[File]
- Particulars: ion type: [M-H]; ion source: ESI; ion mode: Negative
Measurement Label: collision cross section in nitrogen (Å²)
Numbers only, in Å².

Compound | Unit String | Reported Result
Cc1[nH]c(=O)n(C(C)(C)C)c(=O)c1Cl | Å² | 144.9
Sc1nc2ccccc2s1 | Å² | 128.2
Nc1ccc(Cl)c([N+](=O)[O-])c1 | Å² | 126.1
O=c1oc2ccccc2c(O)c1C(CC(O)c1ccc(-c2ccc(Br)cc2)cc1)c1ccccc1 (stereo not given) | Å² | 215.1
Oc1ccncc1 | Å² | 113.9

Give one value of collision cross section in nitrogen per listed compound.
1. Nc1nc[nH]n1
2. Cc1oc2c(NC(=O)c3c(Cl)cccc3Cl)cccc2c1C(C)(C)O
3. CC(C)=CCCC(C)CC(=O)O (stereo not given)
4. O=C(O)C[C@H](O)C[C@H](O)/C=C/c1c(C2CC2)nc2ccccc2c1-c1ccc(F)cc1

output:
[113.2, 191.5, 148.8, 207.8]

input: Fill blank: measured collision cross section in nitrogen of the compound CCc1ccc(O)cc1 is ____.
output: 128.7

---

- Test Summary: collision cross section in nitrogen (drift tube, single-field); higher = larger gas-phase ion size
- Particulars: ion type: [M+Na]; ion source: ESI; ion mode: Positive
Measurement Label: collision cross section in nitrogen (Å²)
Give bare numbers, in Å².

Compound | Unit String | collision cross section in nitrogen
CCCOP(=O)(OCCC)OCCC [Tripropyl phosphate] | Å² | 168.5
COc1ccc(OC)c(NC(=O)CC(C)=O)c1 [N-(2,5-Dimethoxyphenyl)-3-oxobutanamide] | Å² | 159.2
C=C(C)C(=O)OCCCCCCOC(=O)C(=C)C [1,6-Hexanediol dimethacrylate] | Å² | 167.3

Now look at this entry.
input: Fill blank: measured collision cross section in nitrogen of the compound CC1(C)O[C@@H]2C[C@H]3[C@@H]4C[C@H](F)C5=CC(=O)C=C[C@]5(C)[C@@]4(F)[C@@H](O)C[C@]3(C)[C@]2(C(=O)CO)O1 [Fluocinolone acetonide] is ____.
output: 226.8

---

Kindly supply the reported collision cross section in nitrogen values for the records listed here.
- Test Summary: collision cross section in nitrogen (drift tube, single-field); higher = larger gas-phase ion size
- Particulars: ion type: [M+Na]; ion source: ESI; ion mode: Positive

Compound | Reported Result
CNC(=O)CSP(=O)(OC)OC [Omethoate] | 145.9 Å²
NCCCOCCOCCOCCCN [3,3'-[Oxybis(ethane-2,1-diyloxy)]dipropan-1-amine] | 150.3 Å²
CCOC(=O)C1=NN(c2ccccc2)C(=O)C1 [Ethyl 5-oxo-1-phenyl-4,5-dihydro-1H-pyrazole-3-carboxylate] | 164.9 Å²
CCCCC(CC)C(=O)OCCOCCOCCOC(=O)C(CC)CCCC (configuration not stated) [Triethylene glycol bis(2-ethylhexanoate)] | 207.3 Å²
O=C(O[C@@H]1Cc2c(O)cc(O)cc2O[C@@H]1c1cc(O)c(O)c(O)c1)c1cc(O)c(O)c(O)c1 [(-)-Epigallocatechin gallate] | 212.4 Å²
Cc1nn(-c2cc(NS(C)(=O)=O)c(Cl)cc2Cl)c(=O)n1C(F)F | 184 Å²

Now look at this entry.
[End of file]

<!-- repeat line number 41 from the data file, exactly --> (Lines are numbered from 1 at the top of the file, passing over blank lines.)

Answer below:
Cc1nn(-c2cc(NS(C)(=O)=O)c(Cl)cc2Cl)c(=O)n1C(F)F | 184 Å²